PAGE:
A sure-fire way to overcome the post-Christmas and New Year blues is to get planning your travels for 2019. Amongst the further flung destinations, you’ll no doubt want to plan in a staycation or two, too.
How to get the best value from your next city break
The most affordable UK cities revealed
To help you get the most out of your next getaway – and keep the costs down this January – we’ve revealed the UK’s most expensive and most affordable cities to visit in 2019.
In order to rank these UK cities from the most expensive to the least expensive, we researched the average prices of essential tourist buys, including a meal out, a taxi journey and – of course – a pint of beer. We also included the cost of each city’s top paid tourist attraction, according to TripAdvisor.
Top 10 most expensive cities and least expensive cities in the UK*
1. London - £89.22
2. Manchester - £85.33
3. Bristol - £80.69
4. Bath - £79.88
5. Edinburgh - £79.01
6. Brighton - £78.25
7. Plymouth - £75.99
8. Portsmouth - £75.68
9. Glasgow - £73.28
10. Bournemouth - £72.72
1. Nottingham - £57.64
2. Sheffield - £58.07
3. Newcastle - £59.54
4. Hull - £63.38
5. Southampton - £63.76
6. Cardiff - £64.70
7. Leeds - £67.35
8. Swansea - £67.78
9. York - £67.81
10. Birmingham - £69.88
London: the UK's most expensive
In London the average cost of a three-course meal for 2, a pint of beer, cup of coffee, taxi start tariff and 1km travel cost, public transport fee and the cost of the city’s top-rated paid attraction, according to TripAdvisor is £89.22.
Nottingham: the UK's least expensive
In Nottingham the average cost of a three-course meal for 2, a pint of beer, cup of coffee, taxi start tariff and 1km travel cost, public transport & the cost of the city’s top-rated paid attraction, according to TripAdvisor is £57.64.
Exciting choices for frugal travellers
While it's no surprise that London heads up the list of the most expensive cities to visit in the UK, seeing cities such as Bristol and Portsmouth may have been a little more unexpected. However, our list of the most affordable UK cities highlights plenty of exciting choices for thrifty travellers, including , Cardiff, Southampton and Nottingham, which we've ranked as the least expensive city break destination in the UK.
City breaks on a budget: tips from a financial expert
If you’ve got your heart set on visiting the country’s capital or any of the other more expensive UK cities, don’t be put off by the higher prices. We’ve enlisted the help of Holly MacKay, money expert and founder of financial help service Boring Money to reveal handy tips and tricks to making your pounds and pennies go further.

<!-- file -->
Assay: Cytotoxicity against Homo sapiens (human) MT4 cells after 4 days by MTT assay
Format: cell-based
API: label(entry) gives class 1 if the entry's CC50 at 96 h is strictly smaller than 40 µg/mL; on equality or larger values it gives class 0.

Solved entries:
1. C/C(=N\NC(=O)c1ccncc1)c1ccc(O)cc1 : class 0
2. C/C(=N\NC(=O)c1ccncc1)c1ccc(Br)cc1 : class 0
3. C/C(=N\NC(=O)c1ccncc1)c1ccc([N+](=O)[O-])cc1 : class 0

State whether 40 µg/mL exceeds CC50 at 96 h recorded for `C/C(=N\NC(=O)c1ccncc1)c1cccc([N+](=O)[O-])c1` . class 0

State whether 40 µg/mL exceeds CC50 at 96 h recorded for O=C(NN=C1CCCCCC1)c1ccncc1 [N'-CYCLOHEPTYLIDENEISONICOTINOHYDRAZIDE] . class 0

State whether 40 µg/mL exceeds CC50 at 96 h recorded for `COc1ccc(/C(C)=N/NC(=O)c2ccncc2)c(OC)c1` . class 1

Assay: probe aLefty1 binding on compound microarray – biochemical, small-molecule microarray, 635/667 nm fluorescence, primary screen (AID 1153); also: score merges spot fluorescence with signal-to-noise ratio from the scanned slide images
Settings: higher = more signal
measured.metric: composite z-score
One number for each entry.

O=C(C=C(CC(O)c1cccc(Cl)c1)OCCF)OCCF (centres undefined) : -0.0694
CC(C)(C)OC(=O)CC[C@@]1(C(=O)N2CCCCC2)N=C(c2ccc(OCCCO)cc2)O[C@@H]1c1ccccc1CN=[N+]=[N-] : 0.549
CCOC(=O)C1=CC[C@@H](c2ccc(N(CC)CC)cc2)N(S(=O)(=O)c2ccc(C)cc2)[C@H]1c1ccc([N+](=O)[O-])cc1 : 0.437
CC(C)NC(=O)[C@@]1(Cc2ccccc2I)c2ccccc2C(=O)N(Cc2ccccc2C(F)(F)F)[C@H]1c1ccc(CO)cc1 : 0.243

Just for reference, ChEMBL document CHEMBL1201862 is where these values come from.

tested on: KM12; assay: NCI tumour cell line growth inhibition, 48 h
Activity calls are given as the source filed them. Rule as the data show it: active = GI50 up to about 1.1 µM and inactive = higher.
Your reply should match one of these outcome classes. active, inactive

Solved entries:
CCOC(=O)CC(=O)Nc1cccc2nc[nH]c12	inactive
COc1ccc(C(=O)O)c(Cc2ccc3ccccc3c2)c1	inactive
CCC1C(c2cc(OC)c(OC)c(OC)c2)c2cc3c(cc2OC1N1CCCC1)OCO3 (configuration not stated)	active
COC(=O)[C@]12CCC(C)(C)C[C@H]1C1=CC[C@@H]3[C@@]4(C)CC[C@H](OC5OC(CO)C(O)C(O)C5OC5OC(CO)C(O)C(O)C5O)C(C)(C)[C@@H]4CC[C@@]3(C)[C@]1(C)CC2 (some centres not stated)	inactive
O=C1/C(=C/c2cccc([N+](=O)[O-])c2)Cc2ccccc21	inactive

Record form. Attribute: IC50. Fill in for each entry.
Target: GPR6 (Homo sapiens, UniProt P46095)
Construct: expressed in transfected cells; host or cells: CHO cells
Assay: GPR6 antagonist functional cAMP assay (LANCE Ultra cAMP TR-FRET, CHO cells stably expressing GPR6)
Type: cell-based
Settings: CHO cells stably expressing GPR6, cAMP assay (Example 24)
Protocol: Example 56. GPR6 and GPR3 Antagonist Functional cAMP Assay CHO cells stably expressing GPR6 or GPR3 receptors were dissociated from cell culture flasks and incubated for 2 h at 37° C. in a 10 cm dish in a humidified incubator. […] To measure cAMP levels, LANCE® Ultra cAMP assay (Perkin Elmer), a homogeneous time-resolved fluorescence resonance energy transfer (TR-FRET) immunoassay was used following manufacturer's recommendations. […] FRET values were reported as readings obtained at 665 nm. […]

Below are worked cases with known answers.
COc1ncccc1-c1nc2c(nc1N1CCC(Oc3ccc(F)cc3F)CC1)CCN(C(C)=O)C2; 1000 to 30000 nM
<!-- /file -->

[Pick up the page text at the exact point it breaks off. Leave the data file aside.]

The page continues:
- It's an obvious one, but worth repeating: book your train/coach/plane tickets well in advance if you can. Prices typically rise steeply as time ticks on.
- Lots of high street restaurants have frequent offers. Keep the cost of eating out down by checking out popular voucher websites to find the latest deals.
- If you splashed out at a restaurant last night, do lunch on the cheap today. Try local food markets (ask front desk at the hotel for directions) and whip up a picnic in the park. If you really want to eat like the locals, try chips and gravy in Manchester’s Cathedral Gardens, neeps and tatties on Edinburgh’s Carlton Hill, or even jellied eel in London’s Regent’s Park.
- If you live in the countryside, Uber might not be an app you have much use for. But it’s well worth downloading ahead of a jaunt to the city. Unless you’re travelling at peak time (when more expensive ‘surge’ pricing kicks in), Uber is likely to be cheaper and easier than hailing a cab on the street.
- Love theatre but hate the price tag? Although Theatremonkey.com is not an easy website to navigate, check out the Seating Plan section if you’re choosing cheap tickets. It has simple Green-for-Good and Red-for-Avoid guides to every London theatre, highlighting seats that are particularly good/poor value, with explanations detailing restricted views, leg room issues and more.
- Don’t forget that many museums and galleries are free to visit – including more than 20 in London alone. Famous buildings, statues and parks can also make for great sightseeing.
- If you’re keen to really get under the skin of a city, try a free walking tour. Run by volunteer guides (often local history buffs or university students), they’re packed with fascinating anecdotes and cover anything from city sights, to street art and ghost stories. Google what’s on in the city you’re heading to. (Note: Although they are free, you are generally invited to give a tip at the end.)
- Most cities have a hop-on hop-off bus tour – but they can be pricey. Although you won’t get the benefit of commentary, you can often see the major sites from a standard bus. London in particular has some tourist-tastic routes that will cost you just £1.50 (as opposed to the £30 a tour company could charge). Check out Routes 11, 15 and 24 for sights including Westminster Abbey, Big Ben, The Houses of Parliament, Downing Street, St Paul’s Cathedral and Australia House (used as Gringotts Wizarding Bank in the Harry Potter films).
- Fancy watching the local football/rugby/any other sports team play but can’t stomach the ticket prices? Get online to find the pubs and bars where local fans watch – and soak up the atmosphere with them!
- Take full advantage of age- or status-related discounts. Most attractions shave off a few pounds for OAPs and students, and you might also get the special treatment if you work for the NHS, emergency services or military. Even if you can’t see a discount advertised, it’s always worth asking when you book. Don’t ask, don’t get!
*Data calculated using the accumulative average cost of a three-course meal for 2, a pint of beer, cup of coffee, taxi start tariff and 1km travel cost, public transport fee and the cost of the city’s top-rated paid attraction, according to TripAdvisor. Source: numbeo.com